Robert Redford isn’t crazy about the hype that Sundance has gathered over the years, but if it brings attention to independent filmmakers, well … he’ll live with it.
“The festival has gotten to a point where there’s a great deal of hype,” Redford said during a relaxed news conference to kick off the Sundance Film Festival on Thursday. In a Q&A with the audience, the Sundance founder showed some genuine optimism for the future of the independent film world, particularly as digital platforms and alternative distribution begin to attract well-known filmmakers back into the fold.
“With the collapsing of the mainstream (studio system), with the business changing so radically, what I’m seeing now is that the independent film category is growing,” Redford said. “People who used to work in the mainstream are coming to independent work. For example, in this festival, you have Spike Lee, you have Stephen Frears.”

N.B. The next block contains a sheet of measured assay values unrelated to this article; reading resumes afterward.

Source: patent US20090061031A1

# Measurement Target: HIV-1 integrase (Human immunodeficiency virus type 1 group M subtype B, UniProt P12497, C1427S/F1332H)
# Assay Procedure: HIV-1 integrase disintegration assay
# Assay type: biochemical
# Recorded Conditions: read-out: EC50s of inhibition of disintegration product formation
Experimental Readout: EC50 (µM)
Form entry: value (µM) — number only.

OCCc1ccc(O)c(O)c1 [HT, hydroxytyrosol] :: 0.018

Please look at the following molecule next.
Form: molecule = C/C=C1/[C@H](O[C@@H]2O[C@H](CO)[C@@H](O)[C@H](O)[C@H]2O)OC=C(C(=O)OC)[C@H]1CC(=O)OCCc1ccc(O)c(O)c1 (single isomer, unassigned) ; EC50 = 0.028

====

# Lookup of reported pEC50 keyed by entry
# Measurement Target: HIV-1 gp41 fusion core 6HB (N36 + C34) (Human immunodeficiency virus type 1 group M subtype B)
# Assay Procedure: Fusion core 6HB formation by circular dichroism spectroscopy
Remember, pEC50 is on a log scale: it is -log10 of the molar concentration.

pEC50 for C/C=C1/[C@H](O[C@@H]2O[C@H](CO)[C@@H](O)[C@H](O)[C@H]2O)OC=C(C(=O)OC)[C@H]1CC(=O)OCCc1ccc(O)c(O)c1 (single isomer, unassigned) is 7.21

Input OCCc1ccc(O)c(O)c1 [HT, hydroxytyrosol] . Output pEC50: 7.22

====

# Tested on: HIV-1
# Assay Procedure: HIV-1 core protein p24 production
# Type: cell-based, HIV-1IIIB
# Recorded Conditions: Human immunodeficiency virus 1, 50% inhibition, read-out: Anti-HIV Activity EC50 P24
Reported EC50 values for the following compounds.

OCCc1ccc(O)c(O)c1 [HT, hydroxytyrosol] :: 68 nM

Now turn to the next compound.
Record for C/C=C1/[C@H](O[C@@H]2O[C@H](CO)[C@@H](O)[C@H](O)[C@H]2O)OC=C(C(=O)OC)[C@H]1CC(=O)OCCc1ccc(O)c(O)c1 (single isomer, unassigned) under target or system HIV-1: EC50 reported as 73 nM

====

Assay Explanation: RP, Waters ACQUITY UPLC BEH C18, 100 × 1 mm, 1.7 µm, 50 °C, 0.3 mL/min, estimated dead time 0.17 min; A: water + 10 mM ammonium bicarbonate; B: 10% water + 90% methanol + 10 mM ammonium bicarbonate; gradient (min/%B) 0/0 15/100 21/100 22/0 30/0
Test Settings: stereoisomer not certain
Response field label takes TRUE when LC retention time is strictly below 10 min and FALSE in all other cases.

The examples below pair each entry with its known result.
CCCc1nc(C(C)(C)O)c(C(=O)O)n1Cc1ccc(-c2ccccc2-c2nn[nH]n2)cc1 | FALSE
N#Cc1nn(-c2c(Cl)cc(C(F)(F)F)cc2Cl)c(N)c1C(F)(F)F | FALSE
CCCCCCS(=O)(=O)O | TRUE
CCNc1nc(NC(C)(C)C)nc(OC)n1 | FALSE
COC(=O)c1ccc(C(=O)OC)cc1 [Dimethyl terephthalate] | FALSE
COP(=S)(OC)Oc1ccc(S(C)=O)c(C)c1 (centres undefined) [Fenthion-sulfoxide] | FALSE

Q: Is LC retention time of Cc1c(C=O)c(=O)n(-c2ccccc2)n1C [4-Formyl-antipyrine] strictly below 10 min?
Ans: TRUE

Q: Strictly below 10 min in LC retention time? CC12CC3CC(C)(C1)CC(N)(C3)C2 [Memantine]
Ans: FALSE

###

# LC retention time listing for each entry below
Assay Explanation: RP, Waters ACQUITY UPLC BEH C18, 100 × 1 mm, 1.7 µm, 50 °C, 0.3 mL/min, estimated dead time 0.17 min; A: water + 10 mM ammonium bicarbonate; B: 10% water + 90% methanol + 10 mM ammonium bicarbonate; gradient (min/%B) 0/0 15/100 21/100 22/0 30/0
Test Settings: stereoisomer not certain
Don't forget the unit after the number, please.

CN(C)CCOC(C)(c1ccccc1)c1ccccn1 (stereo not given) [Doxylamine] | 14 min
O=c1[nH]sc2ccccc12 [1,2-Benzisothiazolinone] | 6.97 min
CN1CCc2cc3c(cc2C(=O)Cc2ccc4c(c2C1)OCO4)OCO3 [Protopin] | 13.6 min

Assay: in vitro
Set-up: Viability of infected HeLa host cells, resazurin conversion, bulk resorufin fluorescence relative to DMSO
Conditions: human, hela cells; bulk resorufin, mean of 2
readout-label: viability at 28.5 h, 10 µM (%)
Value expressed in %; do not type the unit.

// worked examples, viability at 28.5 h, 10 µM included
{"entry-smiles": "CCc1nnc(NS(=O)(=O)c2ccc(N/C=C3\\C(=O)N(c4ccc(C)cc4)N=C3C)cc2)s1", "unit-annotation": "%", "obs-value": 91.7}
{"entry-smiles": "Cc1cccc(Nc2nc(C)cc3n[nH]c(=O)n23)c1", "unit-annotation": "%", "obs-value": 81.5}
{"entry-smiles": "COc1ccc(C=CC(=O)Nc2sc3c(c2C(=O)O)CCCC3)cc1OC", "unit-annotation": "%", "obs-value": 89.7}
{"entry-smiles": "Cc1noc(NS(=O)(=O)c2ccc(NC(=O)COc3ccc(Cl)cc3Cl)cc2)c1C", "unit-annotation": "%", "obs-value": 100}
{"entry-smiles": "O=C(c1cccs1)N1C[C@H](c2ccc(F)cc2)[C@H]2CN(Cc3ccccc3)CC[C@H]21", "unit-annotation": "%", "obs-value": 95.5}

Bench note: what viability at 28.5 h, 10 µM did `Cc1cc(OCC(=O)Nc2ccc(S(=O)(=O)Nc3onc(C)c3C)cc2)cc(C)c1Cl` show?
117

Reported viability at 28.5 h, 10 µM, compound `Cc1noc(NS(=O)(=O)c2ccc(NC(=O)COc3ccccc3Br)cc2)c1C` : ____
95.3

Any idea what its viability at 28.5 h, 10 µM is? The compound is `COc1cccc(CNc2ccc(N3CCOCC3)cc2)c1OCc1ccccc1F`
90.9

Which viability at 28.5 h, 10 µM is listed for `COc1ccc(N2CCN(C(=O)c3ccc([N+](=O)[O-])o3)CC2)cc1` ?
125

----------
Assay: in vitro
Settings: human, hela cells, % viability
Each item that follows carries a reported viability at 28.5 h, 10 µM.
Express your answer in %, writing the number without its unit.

But he’s never been comfortable with what he calls “leveragers” — people who come to the fest to advance their agendas beyond support of independent films.
“Now, it’s a free country, there’s nothing we can do about that,” Redford said. “But we are a nonprofit, and there’s very little that we can control. But we have to work harder and harder to point that out … sometimes it’s been hard for me.”
Redford didn’t specify the sources of his irritation — too much corporate sponsorship? The Occupy movement, which planned to demonstrate in Park City this year? — but he didn’t waste an opportunity to get an off-topic agenda off his chest.
“In terms of Mitt Romney … I’m not gonna get into politics. The fact is you can see with the debates going on, this mushroom cloud of ego hovering over everybody. It’s kind of silly and stupid, and I’m sorry about it.”